When I bought half of a pastured pig from my local farmer this winter, I was challenged with cooking some cuts of meat that not only had I never cooked before, but I had never eaten before either. As our pork supply dwindled, I decided it was finally time to tackle some of these more unusual cuts (which I guess technically makes them offal). I’m glad I did, because I found some new favorites, this recipe for shanks being one of them (and it’s always great to find favorites in the most inexpensive cuts of meat too!).
Having never cooked shanks before, I was initially a little intimidated. So, I asked the expert: Stacy Toth of www.PaleoParents.com, friend and co-host of The Paleo View podcast. (Um, you did know that Stacy and I host a podcast together, right? Produced by the incredible Matt McCarry. No? Click here for more info.) Really, what better people to ask about how to cook pork than the authors of the new (ridiculously awesome) book Beyond Bacon?! As a quick aside, I have had the privilege to preview Beyond Bacon and this book is going to astound you. It is so packed with inventive and mouthwatering recipes, using every part of the pig. If you like pork, you need this book. It’s available for pre-order now (which I highly recommend doing since Eat Like a Dinosaur also written by the dynamic duo that is Paleo Parents sold out of the first printing before the release date!!!) and will be out in just a few short weeks!
So, I asked Stacy how to cook shanks. The conversation went something like this:
Me: “Hey, Stacy. How do you cook shanks?”
Okay, there was some embellishment on Stacy’s part about citrus flavors and their recipe for shanks in Beyond Bacon (which looks amazing!). But, since I’ve been braising tougher cuts of meat more frequently lately, this information was all I needed to get started.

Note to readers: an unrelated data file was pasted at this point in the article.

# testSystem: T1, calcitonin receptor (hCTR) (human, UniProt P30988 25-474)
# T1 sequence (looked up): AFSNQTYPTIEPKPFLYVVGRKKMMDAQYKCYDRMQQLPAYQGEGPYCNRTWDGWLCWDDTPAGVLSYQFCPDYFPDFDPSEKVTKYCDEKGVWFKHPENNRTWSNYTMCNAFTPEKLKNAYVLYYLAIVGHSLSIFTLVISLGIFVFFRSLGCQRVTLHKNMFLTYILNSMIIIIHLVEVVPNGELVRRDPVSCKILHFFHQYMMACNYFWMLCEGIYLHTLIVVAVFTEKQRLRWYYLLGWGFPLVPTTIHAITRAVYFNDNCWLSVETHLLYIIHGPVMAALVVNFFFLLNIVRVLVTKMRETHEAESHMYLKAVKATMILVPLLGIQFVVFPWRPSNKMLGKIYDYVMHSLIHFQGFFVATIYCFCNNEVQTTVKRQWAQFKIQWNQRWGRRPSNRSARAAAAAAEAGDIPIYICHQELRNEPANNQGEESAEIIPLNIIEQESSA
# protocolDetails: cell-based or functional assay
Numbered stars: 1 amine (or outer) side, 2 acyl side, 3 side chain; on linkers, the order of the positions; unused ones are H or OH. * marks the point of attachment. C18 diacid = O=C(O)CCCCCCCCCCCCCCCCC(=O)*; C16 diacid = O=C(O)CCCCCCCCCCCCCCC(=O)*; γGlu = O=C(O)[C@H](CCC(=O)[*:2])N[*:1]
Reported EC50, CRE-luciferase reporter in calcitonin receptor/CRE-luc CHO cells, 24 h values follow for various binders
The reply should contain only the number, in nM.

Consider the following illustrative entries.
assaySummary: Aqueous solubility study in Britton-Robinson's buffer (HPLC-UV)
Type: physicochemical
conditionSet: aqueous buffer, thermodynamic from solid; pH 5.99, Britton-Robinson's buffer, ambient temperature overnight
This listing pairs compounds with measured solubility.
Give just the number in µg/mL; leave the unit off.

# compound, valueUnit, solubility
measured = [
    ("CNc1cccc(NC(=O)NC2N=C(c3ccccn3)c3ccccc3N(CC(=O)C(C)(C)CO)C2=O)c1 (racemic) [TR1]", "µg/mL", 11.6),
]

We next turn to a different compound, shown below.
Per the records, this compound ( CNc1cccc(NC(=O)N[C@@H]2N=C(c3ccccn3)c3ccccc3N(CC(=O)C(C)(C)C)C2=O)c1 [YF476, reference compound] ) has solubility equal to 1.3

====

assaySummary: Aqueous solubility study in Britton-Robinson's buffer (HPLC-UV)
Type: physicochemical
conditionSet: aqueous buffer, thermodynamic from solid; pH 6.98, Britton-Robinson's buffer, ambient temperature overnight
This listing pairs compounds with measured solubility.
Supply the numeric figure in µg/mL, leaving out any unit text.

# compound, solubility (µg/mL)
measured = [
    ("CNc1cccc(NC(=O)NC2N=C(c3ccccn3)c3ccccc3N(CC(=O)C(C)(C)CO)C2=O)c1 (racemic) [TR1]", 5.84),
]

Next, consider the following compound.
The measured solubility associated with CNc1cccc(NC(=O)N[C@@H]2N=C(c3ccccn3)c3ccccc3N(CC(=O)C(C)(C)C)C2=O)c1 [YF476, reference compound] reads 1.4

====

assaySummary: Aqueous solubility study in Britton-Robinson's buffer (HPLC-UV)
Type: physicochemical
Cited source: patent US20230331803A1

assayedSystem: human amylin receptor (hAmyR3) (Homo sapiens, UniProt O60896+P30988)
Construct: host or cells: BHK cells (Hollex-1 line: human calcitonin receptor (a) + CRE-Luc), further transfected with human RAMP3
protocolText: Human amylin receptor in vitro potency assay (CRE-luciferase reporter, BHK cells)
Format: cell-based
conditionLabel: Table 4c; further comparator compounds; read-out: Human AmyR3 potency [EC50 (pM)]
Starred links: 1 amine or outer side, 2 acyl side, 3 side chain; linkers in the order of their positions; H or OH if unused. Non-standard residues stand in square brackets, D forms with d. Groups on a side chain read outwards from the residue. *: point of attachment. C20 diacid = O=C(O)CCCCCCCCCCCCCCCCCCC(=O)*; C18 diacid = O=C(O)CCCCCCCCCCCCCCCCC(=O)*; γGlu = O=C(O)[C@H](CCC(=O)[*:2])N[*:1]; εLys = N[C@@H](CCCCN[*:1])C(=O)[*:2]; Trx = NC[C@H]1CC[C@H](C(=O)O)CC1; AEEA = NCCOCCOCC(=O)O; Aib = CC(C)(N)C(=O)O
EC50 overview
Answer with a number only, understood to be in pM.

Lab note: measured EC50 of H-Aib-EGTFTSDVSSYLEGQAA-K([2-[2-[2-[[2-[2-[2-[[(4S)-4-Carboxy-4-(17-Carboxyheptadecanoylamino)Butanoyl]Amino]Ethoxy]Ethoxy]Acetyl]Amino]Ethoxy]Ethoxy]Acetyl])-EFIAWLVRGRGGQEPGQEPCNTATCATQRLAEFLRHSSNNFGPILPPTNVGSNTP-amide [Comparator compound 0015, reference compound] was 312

Pork shanks are a cross cut of the leg of the pig, just above where the hocks are cut from and just below the ham (there’s a gray area between what is the hock and what is the shank. You can actually do this recipe with fresh (not smoked) hocks too. Both hocks and shanks tend to be very inexpensive and are meltingly tender and full of flavor when braised (yep, Stacy was right!). Shanks are also rich in glycine (because they are full of connective tissue and often still have the skin attached), and don’t ignore that delicious marrow in the bone! These have rapidly become one of my favorite cuts of pork. There really is nothing intimidating about eating these (or hocks for that matter) and they are simple to prepare as any stew or other braised meat.
This recipe will serve 4-8, depending on how big the bones are in your pork shank or hocks.
- 4-5 lbs pork shank
- Juice and zest of 1 orange
- 3-4 apples (granny smith, Rome beauty and Fuji are the best cooking varieties)
- 1 large sweet onion
- 1/2 head of nappa cabbage
- 3-4 Tbsp lard or coconut oil
- 1 bay leaf
- 1 cup white wine (or substitute broth)
- 1 tsp fresh grated ginger
- 1/2 tsp whole cloves
- 1 whole mace avril
- 1 stick cinnamon
- Preheat oven to 300F. Peel and core apple and cut into large chunks (8-12 pieces per apple). Cut onion into large wedges. Roughly chop nappa cabbage.
- Heat 2-3 Tbsp of lard in a stockpot or Dutch oven over medium high heat. Brown shank in batches, 3-4 minutes per side. Add more lard between batches if needed. Set aside.
- Add onion to the pot (add a little more lard if it sticks) and cook 5 minutes, until starting to brown. Add the apple, cabbage, orange juice, wine, orange zest and spices to the pot. Stir to mix. Add the shanks and nestle among the vegetables (you will probably have two layers of shanks).
- Cover and place in the oven. Bake 3-3 1/2 hours.
- You can either serve the vegetables on the side of the pork shank (using a slotted spoon), or you can make a truly delicious mulled apple gravy. To make gravy: remove the shanks and set aside. Remove the bay leaf, cloves, mace and cinnamon and discard (if you can’t find all the cloves or if the mace avril flakes apart, it’s not a big deal). Blend with an immersion blender until smooth. If the gravy needs thickening, bring to a simmer on the stove top and reduce until it’s as thick as you like (this will likely take 10-15 minutes for a good thick gravy).